From the conditional statement \( p \rightarrow q \), we call contrapositive to the statement \( \sim q \rightarrow \sim p \).

**Example**

Let’s look at the following statement of the type \( p \rightarrow q \) and are:

- If the digits of \( x \) add up to numbers that are multiples of \( 3 \), then \( x \) is a multiple of \( 3 \).

The contrapositive of \( \sim q \rightarrow \sim p \), would be:

- If \( x \) is not a multiple of 3, then the digits of \( x \) do not add up to numbers that are multiples of 3.

Both the original conditional statement of the type \( p \rightarrow q \) and its contrapositive \( \sim q \rightarrow \sim p \) are true and not contradictory.

The first two conditional statements such as conversion and inverse can be inferred from the conditional statement, they are not logically equivalent to the conditional statement.

However, the contrapositive is the only one that passes the test of sufficient and necessary condition, if we assign a truth value to both \( p \) and \( q \), we notice that the conditional statement \(p \rightarrow q \) and the contrapositive \( \sim q \rightarrow \sim q \) always have the same truth value, i.e., it is satisfied that:

\[ p \rightarrow q \equiv \sim q \rightarrow \sim p \]

In a course of symbolic logic it is known as the **law of transposition** and is generally used as an indirect proof. There are different types of mathematical proofs, but we will only deal with the one that we have proposed for a future entry.

## Properties of the material conditional

We have the propositions \( p \), \( q \) and \( r \), we have:

- Distributive law: \( p \rightarrow ( q \rightarrow r ) \Rightarrow ( p \rightarrow q ) \rightarrow ( p \rightarrow r ) \).
- Transitive law \( ( p \rightarrow q) \rightarrow ( q \rightarrow r ) = p \rightarrow r \).
- Commutativity of the antecedent: \( p \rightarrow ( q \rightarrow r ) = q \rightarrow ( p \rightarrow r ) \).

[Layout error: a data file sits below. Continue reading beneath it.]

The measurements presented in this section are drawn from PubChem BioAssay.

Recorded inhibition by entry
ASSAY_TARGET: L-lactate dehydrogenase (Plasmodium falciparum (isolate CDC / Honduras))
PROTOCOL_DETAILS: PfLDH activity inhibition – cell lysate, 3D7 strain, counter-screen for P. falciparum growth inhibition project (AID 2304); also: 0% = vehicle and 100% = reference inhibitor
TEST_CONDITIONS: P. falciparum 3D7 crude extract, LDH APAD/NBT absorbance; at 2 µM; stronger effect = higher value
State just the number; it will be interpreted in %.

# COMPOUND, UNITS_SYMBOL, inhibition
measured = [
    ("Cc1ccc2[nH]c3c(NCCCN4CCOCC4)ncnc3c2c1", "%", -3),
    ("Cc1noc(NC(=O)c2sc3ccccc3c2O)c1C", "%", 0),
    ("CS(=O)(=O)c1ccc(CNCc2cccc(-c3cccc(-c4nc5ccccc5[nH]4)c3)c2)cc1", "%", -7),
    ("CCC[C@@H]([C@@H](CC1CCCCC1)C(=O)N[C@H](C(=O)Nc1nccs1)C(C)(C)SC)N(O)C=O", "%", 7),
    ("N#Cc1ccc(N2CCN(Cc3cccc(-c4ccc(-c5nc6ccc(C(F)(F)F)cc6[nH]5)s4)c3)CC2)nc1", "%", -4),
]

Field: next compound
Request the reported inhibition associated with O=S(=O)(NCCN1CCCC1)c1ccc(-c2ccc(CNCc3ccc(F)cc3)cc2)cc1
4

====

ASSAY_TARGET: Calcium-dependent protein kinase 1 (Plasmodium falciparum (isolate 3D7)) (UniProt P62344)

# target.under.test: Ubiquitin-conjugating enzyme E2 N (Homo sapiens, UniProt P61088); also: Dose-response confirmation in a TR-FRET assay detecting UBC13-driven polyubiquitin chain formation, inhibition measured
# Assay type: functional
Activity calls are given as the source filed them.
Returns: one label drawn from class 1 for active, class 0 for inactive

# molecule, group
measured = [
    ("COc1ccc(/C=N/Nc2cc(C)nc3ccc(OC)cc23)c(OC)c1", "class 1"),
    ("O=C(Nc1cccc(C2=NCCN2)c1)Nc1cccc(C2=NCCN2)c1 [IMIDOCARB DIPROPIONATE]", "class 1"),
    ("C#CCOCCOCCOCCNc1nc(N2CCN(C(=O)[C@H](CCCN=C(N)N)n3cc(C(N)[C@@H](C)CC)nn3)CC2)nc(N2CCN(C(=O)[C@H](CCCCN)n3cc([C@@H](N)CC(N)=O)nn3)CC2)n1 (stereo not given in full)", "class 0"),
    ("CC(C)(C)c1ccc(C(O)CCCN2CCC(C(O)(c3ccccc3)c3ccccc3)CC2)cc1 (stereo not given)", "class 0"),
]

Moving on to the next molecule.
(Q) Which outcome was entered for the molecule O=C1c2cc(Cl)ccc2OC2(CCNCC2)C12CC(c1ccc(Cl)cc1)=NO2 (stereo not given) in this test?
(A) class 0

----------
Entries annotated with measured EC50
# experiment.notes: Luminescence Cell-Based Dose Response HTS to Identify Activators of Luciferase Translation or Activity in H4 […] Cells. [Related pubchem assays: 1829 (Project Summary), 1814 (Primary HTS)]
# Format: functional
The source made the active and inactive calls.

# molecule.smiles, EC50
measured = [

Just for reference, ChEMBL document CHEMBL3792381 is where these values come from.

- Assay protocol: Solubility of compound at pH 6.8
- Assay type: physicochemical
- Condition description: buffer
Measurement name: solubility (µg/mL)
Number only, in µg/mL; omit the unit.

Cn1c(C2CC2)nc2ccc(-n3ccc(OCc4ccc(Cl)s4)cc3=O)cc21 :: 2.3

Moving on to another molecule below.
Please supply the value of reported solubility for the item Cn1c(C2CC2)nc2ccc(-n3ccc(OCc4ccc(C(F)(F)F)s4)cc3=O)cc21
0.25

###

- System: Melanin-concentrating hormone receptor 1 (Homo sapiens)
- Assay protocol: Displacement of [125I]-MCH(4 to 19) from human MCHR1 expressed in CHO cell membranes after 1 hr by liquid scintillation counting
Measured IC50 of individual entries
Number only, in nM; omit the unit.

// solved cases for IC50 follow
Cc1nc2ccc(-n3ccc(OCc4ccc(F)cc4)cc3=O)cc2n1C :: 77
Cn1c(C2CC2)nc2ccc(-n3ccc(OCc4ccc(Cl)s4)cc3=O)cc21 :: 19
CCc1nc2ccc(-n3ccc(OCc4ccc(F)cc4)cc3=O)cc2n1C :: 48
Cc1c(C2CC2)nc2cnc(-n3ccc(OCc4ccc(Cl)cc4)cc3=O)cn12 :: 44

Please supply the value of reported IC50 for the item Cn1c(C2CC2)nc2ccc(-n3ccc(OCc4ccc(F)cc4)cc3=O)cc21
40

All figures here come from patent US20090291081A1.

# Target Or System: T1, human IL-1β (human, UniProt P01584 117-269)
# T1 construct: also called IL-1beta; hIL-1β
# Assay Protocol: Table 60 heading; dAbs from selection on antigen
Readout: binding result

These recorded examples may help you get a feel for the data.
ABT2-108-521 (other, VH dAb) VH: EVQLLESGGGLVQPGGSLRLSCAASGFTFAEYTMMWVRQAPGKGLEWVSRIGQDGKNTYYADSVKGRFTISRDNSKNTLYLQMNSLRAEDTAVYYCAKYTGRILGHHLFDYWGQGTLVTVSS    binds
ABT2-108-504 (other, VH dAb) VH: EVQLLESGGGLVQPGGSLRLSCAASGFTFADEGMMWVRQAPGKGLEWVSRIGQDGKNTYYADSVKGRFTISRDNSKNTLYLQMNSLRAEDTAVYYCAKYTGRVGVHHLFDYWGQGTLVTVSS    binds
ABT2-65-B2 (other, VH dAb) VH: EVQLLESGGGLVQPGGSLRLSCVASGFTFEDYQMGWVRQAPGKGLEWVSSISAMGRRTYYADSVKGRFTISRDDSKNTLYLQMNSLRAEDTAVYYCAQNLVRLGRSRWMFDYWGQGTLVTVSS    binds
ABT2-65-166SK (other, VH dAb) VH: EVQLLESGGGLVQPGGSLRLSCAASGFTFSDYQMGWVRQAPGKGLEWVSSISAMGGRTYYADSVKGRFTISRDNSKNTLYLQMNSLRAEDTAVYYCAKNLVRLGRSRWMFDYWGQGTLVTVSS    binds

- Identity law: \( p \rightarrow p \).
- \( p \rightarrow q = \sim p \vee q \), we could say that the logical conditional is a type of disjunction.
- \( \sim ( p \rightarrow q ) = p \wedge \sim q \), the negation of the conditional is a type of conjunction.

We finish the main content, however, you may be interested in an auxiliary content of the material conditional, its shortcomings and the difference that exists with the logical implication, with this I would close the current section.

**Auxiliary content, if you wish, you can ignore this section.**

## What is the problem with the material conditional?

The material conditional has a weak property, since although it is true that the antecedent is not fulfilled (from the previous example: “If she does not behave well”), it is possible that the consequent is fulfilled (“then I will take her for a walk anyway”).

We say then that the compound statement is true because despite not fulfilling what was indicated, the promise was still fulfilled.

If the antecedent, that is, the causative premise turns out to be false, and the consequent is true, then should we conclude that the compound statement must be true because the antecedent was not fulfilled, is that reason enough to be true? Let’s take a very interesting concrete example, let’s see:

**A peculiar example**

We have \( \phi \) as the empty set, \( \mathrm{A} \) any set of the Universe \( \mathrm{U} \) and \( x \) any element of \( \mathrm{U} \). Prove that: